Reviewer's rating

Elektra is Richard Strauss’ first collaboration with Hofmannsthal, and the second of Strauss’ modernist operas – the first was Salome five years previously, (considered so shocking that only Dresden would stage it). Hofmannsthal’s sensationalist, modernist Elektra, based on Sophocles’ play, enthralled and horrified since its Dresden premiere in 1909. Both used the growth and understanding of Freudian psychology.

This is the first new production of 2024, and the last to be conducted by Sir Anthony Pappano, the outgoing musical director, in collaboration with German Christof Loy. The original 2020 premiere was cancelled due to the pandemic. The intentionally drab set, in the palace courtyard, puts the spotlight on the music, text and singers. Pappano and Loy focus on human conflicted characters. Pappano masters the huge orchestra with unrelenting searing intensity from start to finish, controlling the dynamics for his singers to be heard.

The music, described as ‘the colour of blood’, is one of the earliest works to use polytonality. It has atonal leitmotifs and discordant sections. The bloodier Elektra’s thoughts, the more the music becomes a dance, as in Salome.

Elektra is not an easy listen, not for beginners nor those who like a good tune. It starts with 4-note leit-motif ‘A-ga-mem-non’ which twists and distorts throughout as we understand the underlying obsessive thoughts. It is, Pappano says, ‘stressful to perform and stressful to listen to’ – 110 minutes of high -intensity thick and bloodthirsty music, with underlying menace in the bass.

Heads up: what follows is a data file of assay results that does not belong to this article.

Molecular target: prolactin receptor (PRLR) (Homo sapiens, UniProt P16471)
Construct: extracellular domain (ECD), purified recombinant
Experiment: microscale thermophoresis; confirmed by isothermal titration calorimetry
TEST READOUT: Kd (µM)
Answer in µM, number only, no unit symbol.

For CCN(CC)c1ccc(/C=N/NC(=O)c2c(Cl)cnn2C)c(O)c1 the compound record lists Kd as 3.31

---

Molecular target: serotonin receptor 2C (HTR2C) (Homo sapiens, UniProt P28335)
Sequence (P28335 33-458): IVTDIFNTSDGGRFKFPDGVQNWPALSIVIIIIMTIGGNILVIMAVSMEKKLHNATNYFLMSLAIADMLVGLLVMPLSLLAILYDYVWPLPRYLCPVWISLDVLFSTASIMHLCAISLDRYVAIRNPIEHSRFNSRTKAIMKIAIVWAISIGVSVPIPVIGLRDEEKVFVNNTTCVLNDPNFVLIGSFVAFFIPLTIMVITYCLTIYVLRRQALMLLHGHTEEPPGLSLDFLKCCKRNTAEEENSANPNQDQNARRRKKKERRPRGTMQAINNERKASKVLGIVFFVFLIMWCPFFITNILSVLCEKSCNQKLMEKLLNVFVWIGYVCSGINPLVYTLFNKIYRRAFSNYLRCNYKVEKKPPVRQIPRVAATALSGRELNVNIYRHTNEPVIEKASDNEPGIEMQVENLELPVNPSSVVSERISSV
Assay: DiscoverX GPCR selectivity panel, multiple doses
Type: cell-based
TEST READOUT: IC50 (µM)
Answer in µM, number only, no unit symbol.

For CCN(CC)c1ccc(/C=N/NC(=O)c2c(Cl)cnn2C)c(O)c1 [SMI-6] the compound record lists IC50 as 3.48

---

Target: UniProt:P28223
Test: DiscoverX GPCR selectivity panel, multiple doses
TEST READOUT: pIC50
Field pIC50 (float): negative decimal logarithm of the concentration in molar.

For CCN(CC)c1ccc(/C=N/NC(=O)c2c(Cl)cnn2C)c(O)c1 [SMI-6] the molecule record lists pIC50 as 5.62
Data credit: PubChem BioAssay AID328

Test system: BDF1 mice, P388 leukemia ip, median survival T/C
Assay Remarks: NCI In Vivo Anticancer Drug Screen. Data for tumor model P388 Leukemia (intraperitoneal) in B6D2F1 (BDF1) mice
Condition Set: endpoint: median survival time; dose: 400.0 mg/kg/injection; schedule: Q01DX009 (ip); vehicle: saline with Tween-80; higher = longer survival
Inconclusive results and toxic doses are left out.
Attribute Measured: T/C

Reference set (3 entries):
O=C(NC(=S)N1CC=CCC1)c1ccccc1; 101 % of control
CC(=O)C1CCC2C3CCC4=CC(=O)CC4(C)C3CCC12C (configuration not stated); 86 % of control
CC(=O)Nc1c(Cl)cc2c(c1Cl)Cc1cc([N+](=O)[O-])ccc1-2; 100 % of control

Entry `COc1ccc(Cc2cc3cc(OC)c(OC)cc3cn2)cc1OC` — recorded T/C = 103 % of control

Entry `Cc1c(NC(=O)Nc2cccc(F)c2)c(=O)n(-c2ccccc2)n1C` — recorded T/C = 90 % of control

Elektra focuses on the monologues and inner thoughts of three women.  Strauss was not keen on tenors, so tenors have little music.

The Swedish soprano, 60 years old Nina Stemme, inhabits Elektra. She is outstanding throughout in this highly demanding vocally and physically role where she is on stage most of the 110 minutes performance.  Right from the beginning monologue, she sings the four-note leit-motif ‘Agamemnon’ with extraordinary dolcissimo, pouring all the love for her father into those four notes. She follows with gorgeous warm phrasing, lovely quality top and bottom register as her obsession grows. She is a compelling actress. Dragging the axe which killed her father, she only lets her hair down for her final Totendanz (Death Dance) after Klytämnestra’s murder. Stemme gives a mesmerising, haunting performance, despite a damaged wrist.

American/Polish/German soprano Sara Jakubiak, in her ROH debut, as Chrysothemis, displays a lovely lyric soprano with a great future.

The 23-year-old Finnish soprano Karita Mattila was the first winner of the Cardiff Singer of the World. Now 63, she sings more mezzo roles. Looking sumptuous in vivid blue, standing out from the grey set, Mattila makes Klytämnestra unusually vulnerable. She still produces gorgeous phrases, dominating the stage by her presence. However, the bottom range lacks beef to be heard over the huge orchestra – a common problem for sopranos singing as mezzos.  Klytämnestra, haunted by nightmares, sleepless, despite her opulent life, is racked with guilt needing superstitious rituals, paranoid with fear of Oreste’s vengeance, and her poisonous relationship with Elektra. Stupidly, she asks Elektra how to banish nightmares – STERBEN (DIE) Elektra replies, as Klytämnestra flees inside.

Polish bass-baritone Lukasz Golinski, as Orest has a gorgeous voice. His Recognition Scene with Elektra, is a highlight. Vocally matched, the joy and tenderness between them is palpable.

See this for Stemme and Mattila. Stemme will not be singing Elektra much longer. See this to hear Pappano’s emotionally-charged interpretation of the score, which grabs you from the first note, and does not let go until the last. A thrilling experience.